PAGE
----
In the end, one may take solace in the fact that the TN will be forced to move on as others put together the pieces and see the TN for who they really are.  For all of the controlling efforts of the TN, the irony is that they can’t help themselves and their controlling actions ultimately lead to their own demise. The TN is well aware that they must stay one step ahead of the posse.  They either manufacture a justification to move to another location or they fight their termination with narcissistic rage.  Unfortunately, the TN leaves carnage in their wake. The collateral damage can be heavy on the witnesses and the victims may need a long time to recover from the anxiety and losses they have been forced to endure.   The victims may take some small element of solace as they have learned from their time with the TN in their life and as such they will remain vigilant so as not be victimized again. Likewise they are now equipped to help others to navigate a TN experience.

Finally, realize that TN’s walk among us in any setting and in any form.  They can be of any gender, age, race, religion, ethnicity, intellect, or socio-economic status.  They can be found in our streets and in our markets. They can be found in our churches and schools. They can be found on our televisions and on our ballots. We can develop the ability to see and avoid them most of the time. However, sometimes we must do more-summon our courage, collaborate to shine daylight upon them, and help those that are being victimized.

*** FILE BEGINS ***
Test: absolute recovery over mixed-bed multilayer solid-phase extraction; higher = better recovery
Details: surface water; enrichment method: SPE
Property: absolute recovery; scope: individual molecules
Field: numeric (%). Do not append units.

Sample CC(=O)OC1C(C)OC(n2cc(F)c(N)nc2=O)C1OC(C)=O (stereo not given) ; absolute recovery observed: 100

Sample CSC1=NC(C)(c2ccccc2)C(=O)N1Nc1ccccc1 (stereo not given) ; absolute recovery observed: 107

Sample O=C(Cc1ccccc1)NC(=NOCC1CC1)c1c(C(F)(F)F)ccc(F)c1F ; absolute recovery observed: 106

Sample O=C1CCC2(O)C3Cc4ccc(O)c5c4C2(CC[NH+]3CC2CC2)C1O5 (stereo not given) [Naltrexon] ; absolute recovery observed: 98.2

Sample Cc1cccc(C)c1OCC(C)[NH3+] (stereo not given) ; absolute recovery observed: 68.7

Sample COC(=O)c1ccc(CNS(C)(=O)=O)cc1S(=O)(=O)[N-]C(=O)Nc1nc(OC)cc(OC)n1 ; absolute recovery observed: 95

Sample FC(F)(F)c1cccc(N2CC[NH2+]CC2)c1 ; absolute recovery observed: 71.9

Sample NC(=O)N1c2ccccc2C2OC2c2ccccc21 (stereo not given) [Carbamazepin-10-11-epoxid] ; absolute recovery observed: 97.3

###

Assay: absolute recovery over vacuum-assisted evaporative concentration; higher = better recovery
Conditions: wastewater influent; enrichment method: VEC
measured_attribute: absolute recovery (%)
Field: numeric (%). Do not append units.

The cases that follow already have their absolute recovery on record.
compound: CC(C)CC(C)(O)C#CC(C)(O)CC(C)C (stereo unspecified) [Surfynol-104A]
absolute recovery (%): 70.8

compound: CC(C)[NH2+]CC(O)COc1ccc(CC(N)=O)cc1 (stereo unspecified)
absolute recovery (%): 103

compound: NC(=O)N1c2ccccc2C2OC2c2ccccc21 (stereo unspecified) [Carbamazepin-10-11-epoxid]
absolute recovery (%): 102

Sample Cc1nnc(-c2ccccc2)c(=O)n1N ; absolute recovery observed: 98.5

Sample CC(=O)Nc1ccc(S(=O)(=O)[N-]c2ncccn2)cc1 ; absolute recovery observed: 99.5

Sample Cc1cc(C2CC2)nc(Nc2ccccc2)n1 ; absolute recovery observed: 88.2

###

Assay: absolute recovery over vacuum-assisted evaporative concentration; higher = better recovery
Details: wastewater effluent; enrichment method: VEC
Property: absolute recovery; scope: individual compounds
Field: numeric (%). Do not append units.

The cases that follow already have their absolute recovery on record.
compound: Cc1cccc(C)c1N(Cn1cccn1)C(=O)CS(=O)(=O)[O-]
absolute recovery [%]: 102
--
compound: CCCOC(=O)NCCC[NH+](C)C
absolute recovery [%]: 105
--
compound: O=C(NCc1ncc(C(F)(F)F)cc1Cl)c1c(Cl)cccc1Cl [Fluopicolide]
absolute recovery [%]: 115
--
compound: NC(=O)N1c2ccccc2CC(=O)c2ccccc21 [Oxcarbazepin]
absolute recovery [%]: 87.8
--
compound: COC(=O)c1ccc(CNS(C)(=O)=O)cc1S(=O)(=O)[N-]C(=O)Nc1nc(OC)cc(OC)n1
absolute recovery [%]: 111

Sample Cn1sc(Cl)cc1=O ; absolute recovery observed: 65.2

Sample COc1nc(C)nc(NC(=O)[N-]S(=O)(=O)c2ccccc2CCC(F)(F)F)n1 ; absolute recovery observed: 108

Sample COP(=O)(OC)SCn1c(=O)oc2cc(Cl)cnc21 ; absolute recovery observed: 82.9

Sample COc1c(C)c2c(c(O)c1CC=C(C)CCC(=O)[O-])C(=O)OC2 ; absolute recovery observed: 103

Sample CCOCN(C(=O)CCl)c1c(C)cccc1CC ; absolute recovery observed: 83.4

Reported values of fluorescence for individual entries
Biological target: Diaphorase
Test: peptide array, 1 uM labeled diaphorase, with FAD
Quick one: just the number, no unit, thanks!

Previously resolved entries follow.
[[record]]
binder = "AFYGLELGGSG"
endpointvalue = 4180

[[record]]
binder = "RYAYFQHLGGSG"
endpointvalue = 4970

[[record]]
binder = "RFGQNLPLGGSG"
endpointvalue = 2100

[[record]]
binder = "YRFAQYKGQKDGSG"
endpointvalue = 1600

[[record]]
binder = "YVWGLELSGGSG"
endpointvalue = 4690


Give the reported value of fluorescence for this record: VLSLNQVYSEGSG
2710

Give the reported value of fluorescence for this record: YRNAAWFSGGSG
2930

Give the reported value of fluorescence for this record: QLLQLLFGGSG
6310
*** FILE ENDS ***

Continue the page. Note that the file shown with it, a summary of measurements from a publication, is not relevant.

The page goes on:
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Building a Winning Team Culture

Building A Winning Team Culture
 When coaches talk about “the team” many of them focus on cohesiveness. Likewise, many use the word family. These are powerful sentiments, but we must remember that a team can be cohesive in a negative sense, and a loving family is not necessarily a productive one. I tend to favor the approach of coaches who concern themselves first and foremost with building a winning team culture. A winning culture is based on norms, or expected behaviors. These behaviors can be reduced even further into decisions. If you want a winning culture you need players to become conscious of the decisions they are making. You also need them to be able to differentiate between making a winning decision which allows them to perform to their potential, or making a losing decision which will hold back their development and hinder their performance.